It came as surprise when the UK was accused by Charles Michel, the President of the European Council, of imposing ‘an outright ban on the export of vaccines or vaccine components produced on their territory.’ Challenged by Dominic Raab in a letter of protest, Michel refused to disavow his remarks, shifting the ground by arguing that Britain hadn’t exported any vaccines itself. The argument has been taken a stage further by the New York Times, which on Wednesday ran the headline ‘E.U. Exports Millions of Covid Vaccine Doses Despite Supply Crunch at Home’.
These reports, however, are disingenuous in attempting to paint the EU as a suffering saint, nobly exporting jabs at the expense of its own citizens. (This image would certainly surprise the people of Canada, Australia and Northern Ireland…) Although production of vaccines for export is taking place in EU territory, that doesn’t make it ‘EU’ production when it comes to the funding, research and manufacture of the jabs, which is substantially the work of private firms.
Likewise, and contrary to EU insinuations, British and other non-EU firms are involved in Pfizer’s supply chain. Production is hardly as EU-centric as Europe’s cheerleaders would suggest. And contrary to claims of UK selfishness, AstraZeneca’s vaccine was developed with UK taxpayer funds, and is now being rolled out at manufacturing centers across the world – not, as with Pfizer, solely from a single central production center in Europe.
The export of vaccines from the EU’s territory is the result of the bloc’s incompetence and tardiness in signing procurement contracts in an open market, and to provide support for research and manufacture as the UK has done. Indeed, unprovable insinuations of a hidden ban are merely designed to distract from this fact – as well as Italy’s heavy-handed restriction of vaccine exports to Australia, and the EU’s internal splits over the distribution of jabs. Unbelievably, the Commission’s steering board on this issue is cloaked in secrecy. Quite unlike other EU institutions, of course…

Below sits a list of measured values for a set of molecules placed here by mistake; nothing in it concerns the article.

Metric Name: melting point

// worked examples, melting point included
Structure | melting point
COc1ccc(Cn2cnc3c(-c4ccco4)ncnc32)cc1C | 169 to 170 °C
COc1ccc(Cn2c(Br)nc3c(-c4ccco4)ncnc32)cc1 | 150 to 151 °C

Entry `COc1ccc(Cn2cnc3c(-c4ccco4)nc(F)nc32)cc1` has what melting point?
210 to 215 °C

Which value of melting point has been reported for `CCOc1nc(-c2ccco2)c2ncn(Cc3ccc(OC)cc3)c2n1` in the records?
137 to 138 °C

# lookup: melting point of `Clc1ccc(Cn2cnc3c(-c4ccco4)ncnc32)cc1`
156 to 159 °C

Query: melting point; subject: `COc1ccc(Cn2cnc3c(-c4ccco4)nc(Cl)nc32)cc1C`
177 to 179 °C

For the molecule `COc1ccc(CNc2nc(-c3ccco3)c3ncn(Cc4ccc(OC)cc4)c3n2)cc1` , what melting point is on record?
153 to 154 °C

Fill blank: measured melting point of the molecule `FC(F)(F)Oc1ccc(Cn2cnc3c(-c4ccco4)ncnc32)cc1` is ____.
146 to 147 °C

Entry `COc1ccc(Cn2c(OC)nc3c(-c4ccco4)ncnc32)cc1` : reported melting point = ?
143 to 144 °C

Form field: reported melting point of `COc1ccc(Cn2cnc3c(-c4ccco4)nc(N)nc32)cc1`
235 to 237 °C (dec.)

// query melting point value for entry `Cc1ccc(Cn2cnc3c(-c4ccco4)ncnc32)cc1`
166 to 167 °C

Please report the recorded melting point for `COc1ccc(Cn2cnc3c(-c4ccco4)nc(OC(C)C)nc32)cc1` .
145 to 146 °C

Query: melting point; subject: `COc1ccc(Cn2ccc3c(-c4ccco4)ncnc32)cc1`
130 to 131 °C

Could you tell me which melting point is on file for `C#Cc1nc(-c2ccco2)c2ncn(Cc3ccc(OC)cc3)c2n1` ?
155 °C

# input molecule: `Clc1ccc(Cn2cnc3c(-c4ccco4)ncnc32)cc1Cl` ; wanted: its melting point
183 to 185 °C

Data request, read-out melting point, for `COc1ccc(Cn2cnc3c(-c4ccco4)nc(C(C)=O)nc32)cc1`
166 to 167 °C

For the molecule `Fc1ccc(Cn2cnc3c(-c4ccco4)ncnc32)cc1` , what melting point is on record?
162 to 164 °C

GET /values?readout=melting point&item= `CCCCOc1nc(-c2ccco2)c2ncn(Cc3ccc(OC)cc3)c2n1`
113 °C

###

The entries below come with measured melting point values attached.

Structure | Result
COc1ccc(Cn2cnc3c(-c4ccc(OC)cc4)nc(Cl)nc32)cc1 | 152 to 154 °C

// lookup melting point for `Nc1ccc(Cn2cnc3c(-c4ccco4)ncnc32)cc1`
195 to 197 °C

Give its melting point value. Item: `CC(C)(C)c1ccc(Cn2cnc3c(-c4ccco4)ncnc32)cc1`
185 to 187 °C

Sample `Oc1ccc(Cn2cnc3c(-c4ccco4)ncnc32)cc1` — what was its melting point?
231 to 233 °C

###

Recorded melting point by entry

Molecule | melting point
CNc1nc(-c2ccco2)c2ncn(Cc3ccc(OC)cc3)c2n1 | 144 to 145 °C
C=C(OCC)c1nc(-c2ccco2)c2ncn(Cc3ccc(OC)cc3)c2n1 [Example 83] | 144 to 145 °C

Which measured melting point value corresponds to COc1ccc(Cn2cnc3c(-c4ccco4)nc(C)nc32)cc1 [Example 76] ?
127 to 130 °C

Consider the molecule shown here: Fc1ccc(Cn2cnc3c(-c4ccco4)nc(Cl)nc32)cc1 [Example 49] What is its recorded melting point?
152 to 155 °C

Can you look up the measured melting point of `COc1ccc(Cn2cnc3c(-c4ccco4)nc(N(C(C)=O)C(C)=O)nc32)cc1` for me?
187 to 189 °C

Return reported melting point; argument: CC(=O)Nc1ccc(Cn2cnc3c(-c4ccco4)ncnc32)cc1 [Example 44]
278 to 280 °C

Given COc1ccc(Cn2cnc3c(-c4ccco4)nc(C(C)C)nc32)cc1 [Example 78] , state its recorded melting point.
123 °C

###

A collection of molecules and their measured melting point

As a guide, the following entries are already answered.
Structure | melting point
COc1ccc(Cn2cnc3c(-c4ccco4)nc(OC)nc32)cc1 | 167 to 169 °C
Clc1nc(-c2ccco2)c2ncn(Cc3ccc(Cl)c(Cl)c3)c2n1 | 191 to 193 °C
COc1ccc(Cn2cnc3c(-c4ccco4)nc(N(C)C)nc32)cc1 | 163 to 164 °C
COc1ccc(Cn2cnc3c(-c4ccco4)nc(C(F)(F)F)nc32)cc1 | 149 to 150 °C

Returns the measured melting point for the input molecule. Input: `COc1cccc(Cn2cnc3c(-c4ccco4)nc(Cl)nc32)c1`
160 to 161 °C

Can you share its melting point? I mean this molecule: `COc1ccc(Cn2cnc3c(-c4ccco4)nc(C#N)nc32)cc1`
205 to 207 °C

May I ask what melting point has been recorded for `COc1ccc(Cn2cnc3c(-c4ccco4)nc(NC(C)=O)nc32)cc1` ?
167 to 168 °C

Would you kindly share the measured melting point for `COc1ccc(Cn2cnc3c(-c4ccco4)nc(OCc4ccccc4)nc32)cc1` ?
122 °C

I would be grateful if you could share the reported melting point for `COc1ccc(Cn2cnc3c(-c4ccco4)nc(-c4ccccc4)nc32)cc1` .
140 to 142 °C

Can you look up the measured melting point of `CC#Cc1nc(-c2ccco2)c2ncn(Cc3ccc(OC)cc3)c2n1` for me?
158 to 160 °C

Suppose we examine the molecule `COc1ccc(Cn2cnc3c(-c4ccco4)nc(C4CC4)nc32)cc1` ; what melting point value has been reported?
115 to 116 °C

What’s more, it has recently emerged that, had the pandemic occurred in 2022, Northern Ireland would have been under the EU’s acquis for the production and distribution of medicines. This could have slowed or potentially inhibited the vaccine rollout. Although vaccines are technically a member-state competence, they have to be approved by the European Medicines Authority, and their import is subject its oversight. Given the political storm which enveloped the bloc’s relations AstraZeneca, and the EU’s willingness to use the Protocol as a weapon in this case, it‘s perfectly conceivable that Brussels would limit or seek to confiscate medicines going to NI in the event of another flare-up in relations.
A final point to cover is the frankly irresponsible encouragement of vaccine scepticism in some EU circles, which seems deliberately targeted at AstraZeneca. This is a particularly dangerous political game of distraction given historic levels of vaccine scepticism in certain European countries, and verges on the dangerous denial of a healthcare emergency for political convenience in France.